Cherry Eye

Third eyelid gland prolapse (cherry eye) in dogs

Dogs, unlike us, have three eyelids. Along with their upper and lower lid, they have a third eyelid called the ‘nictitating membrane’. When your dog blinks, this eyelid sweeps across the front of the eye. The third eyelid usually sits neatly tucked away under your dog’s lower eyelid.

The third eyelid acts as a barrier to protect the cornea (front of the eye) and produces just under half of your dog’s tears. The tear-producing part of the third eyelid is the ‘nictitans gland’. A small ligament within the third eyelid secures this gland to your dog’s eye socket.

If this small ligament breaks, the nictitans gland slides out of position and prolapses (bulges) from the third eyelid. The appearance of the prolapsing gland looks like a bright, pink cherry hence the term ‘cherry eye’.

Cherry eye usually occurs in both eyes but not always at the same time. Often, it develops in the second eye weeks or months after the first.

A prolapsed tear gland of the left third eyelid in a dog aka ‘cherry eye'


Any breed can develop cherry eye but it commonly affects:

  • British and French bulldogs
  • Cocker spaniels
  • Cane Corsos
  • Great Danes
  • Shar Peis
  • Bull mastiffs
  • Beagles
  • Lhaso Apsos

(Cats can also have cherry eye although it’s much less common.)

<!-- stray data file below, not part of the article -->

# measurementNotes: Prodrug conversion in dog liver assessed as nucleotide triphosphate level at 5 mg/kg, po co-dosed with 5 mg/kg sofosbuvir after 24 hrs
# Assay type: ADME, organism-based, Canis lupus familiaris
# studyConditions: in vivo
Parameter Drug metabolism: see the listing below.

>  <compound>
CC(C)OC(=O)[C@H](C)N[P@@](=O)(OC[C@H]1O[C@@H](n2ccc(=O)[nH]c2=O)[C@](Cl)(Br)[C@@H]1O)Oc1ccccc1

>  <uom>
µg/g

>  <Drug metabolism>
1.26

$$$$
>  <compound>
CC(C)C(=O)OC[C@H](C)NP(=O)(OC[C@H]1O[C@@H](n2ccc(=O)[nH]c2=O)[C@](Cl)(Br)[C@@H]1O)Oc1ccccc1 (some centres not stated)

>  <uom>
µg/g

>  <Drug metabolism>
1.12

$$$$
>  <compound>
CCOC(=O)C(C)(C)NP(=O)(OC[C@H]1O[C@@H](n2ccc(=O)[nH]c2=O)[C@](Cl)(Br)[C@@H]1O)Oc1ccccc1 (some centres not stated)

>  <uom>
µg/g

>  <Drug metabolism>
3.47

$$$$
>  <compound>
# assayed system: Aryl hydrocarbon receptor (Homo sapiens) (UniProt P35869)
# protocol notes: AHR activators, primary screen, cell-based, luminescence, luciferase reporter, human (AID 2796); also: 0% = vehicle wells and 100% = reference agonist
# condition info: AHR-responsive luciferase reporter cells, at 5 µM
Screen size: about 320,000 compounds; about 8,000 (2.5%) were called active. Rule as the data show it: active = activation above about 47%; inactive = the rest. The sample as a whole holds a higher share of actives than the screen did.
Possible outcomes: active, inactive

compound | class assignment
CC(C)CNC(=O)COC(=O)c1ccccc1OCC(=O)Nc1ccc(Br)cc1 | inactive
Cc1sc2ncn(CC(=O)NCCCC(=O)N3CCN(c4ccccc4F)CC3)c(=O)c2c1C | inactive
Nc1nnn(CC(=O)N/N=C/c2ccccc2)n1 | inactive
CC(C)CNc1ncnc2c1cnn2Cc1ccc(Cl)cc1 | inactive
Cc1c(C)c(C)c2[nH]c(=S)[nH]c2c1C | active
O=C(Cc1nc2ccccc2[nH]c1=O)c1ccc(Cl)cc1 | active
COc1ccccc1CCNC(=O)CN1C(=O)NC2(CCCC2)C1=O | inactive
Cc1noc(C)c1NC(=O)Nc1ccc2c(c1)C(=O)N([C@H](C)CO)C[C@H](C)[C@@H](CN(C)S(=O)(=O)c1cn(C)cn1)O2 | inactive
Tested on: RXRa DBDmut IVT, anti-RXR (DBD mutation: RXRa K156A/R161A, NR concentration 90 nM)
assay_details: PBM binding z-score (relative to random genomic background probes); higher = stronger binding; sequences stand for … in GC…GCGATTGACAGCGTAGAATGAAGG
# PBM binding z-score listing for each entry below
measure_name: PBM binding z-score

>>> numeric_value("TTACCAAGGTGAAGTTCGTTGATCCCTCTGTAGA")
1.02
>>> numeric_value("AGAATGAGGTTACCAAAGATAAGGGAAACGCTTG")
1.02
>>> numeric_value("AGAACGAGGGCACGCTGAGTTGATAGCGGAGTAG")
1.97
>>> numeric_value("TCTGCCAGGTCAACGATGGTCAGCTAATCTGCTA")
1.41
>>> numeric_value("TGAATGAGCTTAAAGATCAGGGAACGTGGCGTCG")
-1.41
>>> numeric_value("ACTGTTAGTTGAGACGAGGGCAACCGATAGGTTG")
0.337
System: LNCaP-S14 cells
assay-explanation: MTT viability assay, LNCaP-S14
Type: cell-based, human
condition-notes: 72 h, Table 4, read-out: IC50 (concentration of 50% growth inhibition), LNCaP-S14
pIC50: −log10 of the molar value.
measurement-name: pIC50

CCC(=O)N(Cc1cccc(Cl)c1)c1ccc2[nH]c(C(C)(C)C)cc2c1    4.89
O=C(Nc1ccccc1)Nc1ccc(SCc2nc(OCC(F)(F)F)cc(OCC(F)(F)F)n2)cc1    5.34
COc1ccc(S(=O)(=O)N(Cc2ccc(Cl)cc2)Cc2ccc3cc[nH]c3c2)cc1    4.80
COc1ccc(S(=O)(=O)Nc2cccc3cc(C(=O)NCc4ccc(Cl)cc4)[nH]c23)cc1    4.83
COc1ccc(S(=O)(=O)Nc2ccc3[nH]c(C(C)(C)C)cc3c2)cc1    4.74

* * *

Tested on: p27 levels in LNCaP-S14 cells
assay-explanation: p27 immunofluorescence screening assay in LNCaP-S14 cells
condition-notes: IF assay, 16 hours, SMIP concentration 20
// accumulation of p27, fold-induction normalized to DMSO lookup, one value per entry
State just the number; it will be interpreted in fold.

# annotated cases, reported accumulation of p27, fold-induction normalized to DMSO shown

Most dogs are between 6-12 months old when they develop cherry eye.

Signs of a cherry eye

The most obvious sign of cherry eye is a bright pink bulge of tissue (lump) on the inner corner of your dog’s eye. This is the prolapsed nictitans gland.

A prolapsed nictitans gland produces fewer tears causing your dog’s eye to feel dry and painful. Your dog might blink more and the eye might appear sticky. If your dog’s eye is very dry, a corneal ulcer (open sore on the front surface of the eye) might develop.

What treatment is available?

Your dog will need surgery to repair the cherry eye and prevent it from recurring. At Focus Referrals, we use the ‘pocket technique’ to replace the nictitans gland into the third eyelid and anchor it into position.

By surgically correcting cherry eye, rather than removing it, your dog will have a lower chance of developing complications such as long term dry eye.


Your dog will spend the day with us as an inpatient. We fully examine your dog before surgery to make sure they’re well enough for the operation.

Your dog will be fully asleep under general anaesthetic throughout the operation. Our experienced nurses carefully monitor your dog during surgery and while they recover.

What happens after surgery?

Your dog will need to wear a buster collar for around 10 days to prevent them from scratching their eyes.

We’ll dispense eye creams and tablets to keep your pet comfortable and prevent eye infections developing.

We’ll check your dog 7-10 days following their surgery but you can contact us anytime with questions.

If you’d like to find out how Focus can help treat your dog’s cherry eye, please ask your vet to get in touch with us.